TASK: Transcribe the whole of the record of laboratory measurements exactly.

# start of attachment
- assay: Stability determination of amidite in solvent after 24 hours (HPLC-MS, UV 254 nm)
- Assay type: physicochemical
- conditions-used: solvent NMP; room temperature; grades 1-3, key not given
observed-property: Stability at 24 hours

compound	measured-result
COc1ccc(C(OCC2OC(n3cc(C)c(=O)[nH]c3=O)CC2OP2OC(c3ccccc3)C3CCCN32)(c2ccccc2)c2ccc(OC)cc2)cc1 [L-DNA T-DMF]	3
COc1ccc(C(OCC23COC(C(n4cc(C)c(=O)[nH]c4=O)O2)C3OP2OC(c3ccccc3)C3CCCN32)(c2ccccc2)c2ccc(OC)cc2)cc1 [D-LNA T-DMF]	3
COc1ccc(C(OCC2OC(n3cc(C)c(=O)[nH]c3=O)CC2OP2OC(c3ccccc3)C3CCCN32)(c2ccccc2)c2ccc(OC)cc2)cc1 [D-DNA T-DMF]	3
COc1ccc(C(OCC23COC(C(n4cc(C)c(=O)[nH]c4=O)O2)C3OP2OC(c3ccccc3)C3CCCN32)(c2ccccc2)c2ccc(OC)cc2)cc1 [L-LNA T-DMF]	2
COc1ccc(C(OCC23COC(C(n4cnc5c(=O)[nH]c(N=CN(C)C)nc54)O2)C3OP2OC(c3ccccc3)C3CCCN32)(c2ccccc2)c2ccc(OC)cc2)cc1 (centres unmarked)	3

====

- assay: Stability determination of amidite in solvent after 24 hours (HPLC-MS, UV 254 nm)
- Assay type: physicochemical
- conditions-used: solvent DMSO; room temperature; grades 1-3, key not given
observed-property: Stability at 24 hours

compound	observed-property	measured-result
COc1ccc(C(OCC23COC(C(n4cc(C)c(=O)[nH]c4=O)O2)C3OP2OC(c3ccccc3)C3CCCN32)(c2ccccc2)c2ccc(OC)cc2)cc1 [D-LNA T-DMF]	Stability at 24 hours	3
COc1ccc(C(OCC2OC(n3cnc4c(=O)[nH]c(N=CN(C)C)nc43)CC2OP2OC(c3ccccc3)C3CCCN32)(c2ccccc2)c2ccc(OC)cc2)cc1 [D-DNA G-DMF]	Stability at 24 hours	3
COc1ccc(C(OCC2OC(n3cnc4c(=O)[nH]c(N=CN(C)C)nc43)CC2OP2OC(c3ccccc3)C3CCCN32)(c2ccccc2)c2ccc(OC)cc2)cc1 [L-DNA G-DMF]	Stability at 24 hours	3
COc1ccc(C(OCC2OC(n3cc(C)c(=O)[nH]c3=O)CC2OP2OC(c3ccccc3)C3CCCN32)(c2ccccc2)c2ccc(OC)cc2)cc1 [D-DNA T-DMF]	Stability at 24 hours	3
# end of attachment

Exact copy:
- assay: Stability determination of amidite in solvent after 24 hours (HPLC-MS, UV 254 nm)
- Assay type: physicochemical
- conditions-used: solvent NMP; room temperature; grades 1-3, key not given
observed-property: Stability at 24 hours

compound	measured-result
COc1ccc(C(OCC2OC(n3cc(C)c(=O)[nH]c3=O)CC2OP2OC(c3ccccc3)C3CCCN32)(c2ccccc2)c2ccc(OC)cc2)cc1 [L-DNA T-DMF]	3
COc1ccc(C(OCC23COC(C(n4cc(C)c(=O)[nH]c4=O)O2)C3OP2OC(c3ccccc3)C3CCCN32)(c2ccccc2)c2ccc(OC)cc2)cc1 [D-LNA T-DMF]	3
COc1ccc(C(OCC2OC(n3cc(C)c(=O)[nH]c3=O)CC2OP2OC(c3ccccc3)C3CCCN32)(c2ccccc2)c2ccc(OC)cc2)cc1 [D-DNA T-DMF]	3
COc1ccc(C(OCC23COC(C(n4cc(C)c(=O)[nH]c4=O)O2)C3OP2OC(c3ccccc3)C3CCCN32)(c2ccccc2)c2ccc(OC)cc2)cc1 [L-LNA T-DMF]	2
COc1ccc(C(OCC23COC(C(n4cnc5c(=O)[nH]c(N=CN(C)C)nc54)O2)C3OP2OC(c3ccccc3)C3CCCN32)(c2ccccc2)c2ccc(OC)cc2)cc1 (centres unmarked)	3

====

- assay: Stability determination of amidite in solvent after 24 hours (HPLC-MS, UV 254 nm)
- Assay type: physicochemical
- conditions-used: solvent DMSO; room temperature; grades 1-3, key not given
observed-property: Stability at 24 hours

compound	observed-property	measured-result
COc1ccc(C(OCC23COC(C(n4cc(C)c(=O)[nH]c4=O)O2)C3OP2OC(c3ccccc3)C3CCCN32)(c2ccccc2)c2ccc(OC)cc2)cc1 [D-LNA T-DMF]	Stability at 24 hours	3
COc1ccc(C(OCC2OC(n3cnc4c(=O)[nH]c(N=CN(C)C)nc43)CC2OP2OC(c3ccccc3)C3CCCN32)(c2ccccc2)c2ccc(OC)cc2)cc1 [D-DNA G-DMF]	Stability at 24 hours	3
COc1ccc(C(OCC2OC(n3cnc4c(=O)[nH]c(N=CN(C)C)nc43)CC2OP2OC(c3ccccc3)C3CCCN32)(c2ccccc2)c2ccc(OC)cc2)cc1 [L-DNA G-DMF]	Stability at 24 hours	3
COc1ccc(C(OCC2OC(n3cc(C)c(=O)[nH]c3=O)CC2OP2OC(c3ccccc3)C3CCCN32)(c2ccccc2)c2ccc(OC)cc2)cc1 [D-DNA T-DMF]	Stability at 24 hours	3